A new twist on going fusion

A new twist on going fusion

090203_17.jpg
090203_17.jpg

Executive Chef An Woong Gyun’s Fusion Sushi combines Japanese style

with Korean flavours, producing unique but simple fare at a reasonable

price

Photo by:

Heng Chivoan

Executive Chef Ahn Woong Gyun prepares one of his signature dishes at Fusion Sushi in Phnom Penh on Monday.

A tasty teriyaki sauce

-Garlic
-Pepper

-Leek

-Seaweed

-Soy sauce

-Sugar

-Water

Ingredients vary according to the amount of sauce you wish to make. Begin with water. Soy sauce and sugar will be half the amount of water, and the

rest of the ingredients are to taste. Boil all ingredients and reduce by 1/3. Strain and

reduce by 1/3 or until thickened. When using sauce to cook meat: Cook

under low heat broiler in oven. Spread sauce on meat every 5 to 10

minutes until done.

Fusion restaurants are not new, but Fusion Sushi puts a whole new spin on the idea. Originally coined in the 1960s as a blending of French and Chinese food, fusion restaurants became popular in the West in the 1970s. Eventually, the concept spread to include all kinds of food combinations and is now popular around the world.

"[Fusion Sushi is] the first fusion Japanese [and Korean] restaurant," said Executive Chef Ahn Woong Gyun. "Actually, before [there were] a lot of Japanese restaurant[s] here, but for Korean and Japanese mix it's the first time. "

By blending elements of Korean sauces with traditional Japanese styles of cooking, Chef Ahn has developed an entirely fresh form of fusion food that's uniquely delicious yet simple. Take, for example, the grilled sanma (US$6). This dense, smokey-flavored fish is prepared in a savory marinade, grilled to perfection and served with the head and tail intact.

Chef Ahn began cooking in the mid-'90s in Seoul, at a Japanese restaurant where he trained with a master chef. "When he was young he loved Japanese food," said Oh Jae Hoon, An's friend and translator for the interview. This was when An was 15 or 16 years old. When asked what some of the challenges are to cooking in Cambodia, he said, "It's very difficult to find some things like Korean sauce". Many of the ingredients are imported from Korea, but in order to keep costs down, he has learned to improvise.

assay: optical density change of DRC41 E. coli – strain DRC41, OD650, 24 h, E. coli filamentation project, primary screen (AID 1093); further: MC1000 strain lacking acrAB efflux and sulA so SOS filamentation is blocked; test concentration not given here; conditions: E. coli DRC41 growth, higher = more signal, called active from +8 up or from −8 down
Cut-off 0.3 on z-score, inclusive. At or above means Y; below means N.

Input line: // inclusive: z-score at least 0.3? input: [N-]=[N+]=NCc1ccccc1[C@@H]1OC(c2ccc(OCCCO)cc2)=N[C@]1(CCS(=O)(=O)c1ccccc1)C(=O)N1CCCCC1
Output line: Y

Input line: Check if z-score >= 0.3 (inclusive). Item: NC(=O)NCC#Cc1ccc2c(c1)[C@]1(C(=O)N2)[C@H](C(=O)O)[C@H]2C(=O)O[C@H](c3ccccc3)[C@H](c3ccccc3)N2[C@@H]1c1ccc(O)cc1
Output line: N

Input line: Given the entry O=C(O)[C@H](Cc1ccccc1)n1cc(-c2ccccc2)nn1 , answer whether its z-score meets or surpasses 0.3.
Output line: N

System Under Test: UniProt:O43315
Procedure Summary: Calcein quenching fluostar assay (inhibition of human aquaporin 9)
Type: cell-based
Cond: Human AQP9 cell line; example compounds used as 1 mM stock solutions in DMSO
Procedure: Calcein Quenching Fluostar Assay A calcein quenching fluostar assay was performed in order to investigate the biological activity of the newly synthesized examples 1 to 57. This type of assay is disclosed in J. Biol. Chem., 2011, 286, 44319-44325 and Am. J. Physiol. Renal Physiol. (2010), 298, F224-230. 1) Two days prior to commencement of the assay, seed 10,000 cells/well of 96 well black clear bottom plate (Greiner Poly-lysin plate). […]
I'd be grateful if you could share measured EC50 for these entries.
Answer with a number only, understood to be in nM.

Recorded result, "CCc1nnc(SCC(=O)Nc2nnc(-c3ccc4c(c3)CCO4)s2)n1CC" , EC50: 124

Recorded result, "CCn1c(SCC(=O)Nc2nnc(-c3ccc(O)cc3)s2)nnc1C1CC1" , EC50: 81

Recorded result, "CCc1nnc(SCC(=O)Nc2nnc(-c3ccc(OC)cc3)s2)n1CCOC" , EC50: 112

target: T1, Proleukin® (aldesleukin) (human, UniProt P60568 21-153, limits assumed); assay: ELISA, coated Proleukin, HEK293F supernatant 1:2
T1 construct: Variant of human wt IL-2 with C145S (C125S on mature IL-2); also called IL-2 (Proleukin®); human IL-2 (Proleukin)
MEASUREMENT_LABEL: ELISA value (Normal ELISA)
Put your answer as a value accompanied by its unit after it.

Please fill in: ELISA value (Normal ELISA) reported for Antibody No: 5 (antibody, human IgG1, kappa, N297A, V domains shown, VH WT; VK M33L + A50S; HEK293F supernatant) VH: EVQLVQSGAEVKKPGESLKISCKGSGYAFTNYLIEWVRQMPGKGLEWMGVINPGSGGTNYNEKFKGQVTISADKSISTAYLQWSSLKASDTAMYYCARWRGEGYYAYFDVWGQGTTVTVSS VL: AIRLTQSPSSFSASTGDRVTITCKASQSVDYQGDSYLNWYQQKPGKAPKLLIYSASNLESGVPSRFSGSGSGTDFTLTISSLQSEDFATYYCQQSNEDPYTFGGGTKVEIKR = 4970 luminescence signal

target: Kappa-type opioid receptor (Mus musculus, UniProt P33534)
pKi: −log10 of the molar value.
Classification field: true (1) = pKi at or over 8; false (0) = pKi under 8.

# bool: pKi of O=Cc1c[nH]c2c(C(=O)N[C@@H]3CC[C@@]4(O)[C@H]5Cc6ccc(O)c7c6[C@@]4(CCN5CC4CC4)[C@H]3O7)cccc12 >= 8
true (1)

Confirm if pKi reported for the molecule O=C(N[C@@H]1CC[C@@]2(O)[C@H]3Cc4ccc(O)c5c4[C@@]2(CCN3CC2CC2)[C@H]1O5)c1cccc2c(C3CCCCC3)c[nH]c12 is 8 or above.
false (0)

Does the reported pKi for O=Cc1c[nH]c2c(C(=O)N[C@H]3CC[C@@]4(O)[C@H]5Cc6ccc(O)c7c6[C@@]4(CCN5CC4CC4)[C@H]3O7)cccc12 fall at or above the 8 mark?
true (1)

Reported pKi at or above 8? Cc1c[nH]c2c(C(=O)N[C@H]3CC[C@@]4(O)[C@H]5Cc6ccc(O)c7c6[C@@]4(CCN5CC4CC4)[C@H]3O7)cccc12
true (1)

Discrete but tasty menu

The menu is divided into sections of sashimi, soups and salads, entrees and sides. Sashimi specials run between $19 and $50 for combination sets. Sushi rolls run between $10 and $16, while entrees go for $6 to $15. Overall the food is exceptional, and although the menu is by no means extensive, there is a great variety in what you can order.

The pollack hot soup ($7) is a fish-based soup with an earthy flavor, well-balanced with sweet turnips, mushrooms and a firm white fish. It is spicy and almost reminiscent of a Manhattan clam chowder. The sushi rolls are extravagantly large and loaded with savory slices of fish. My personal favorite on the menu is the salmon sashimi bibimbab ($8). It is served in a large stone bowl and comprises a mixture of shredded cabbage topped with diced salmon sashimi and fish roe - this dish is to die for. It's served with a spicy red sauce similar to French dressing, but I prefer a light soy sauce mixed with wasabi. All dishes are served with a variety of kim chi, rice and miso soup.

The ambiance at Fusion Sushi is a bit cool, with dark concrete overtones softened by natural Earth elements. Tables outline the perimeter walls, providing window seating, and large and small private rooms are also available. The walkway between the larger rooms is a Plexiglas floor, beneath which lie stones, branches and sand illuminated by recessed lighting.

Fusion Sushi is open from 11:30am to 10:00pm seven days a week and is located on France Avenue and Street 84 in the Cara Hotel. For more information, call 023 986 114.

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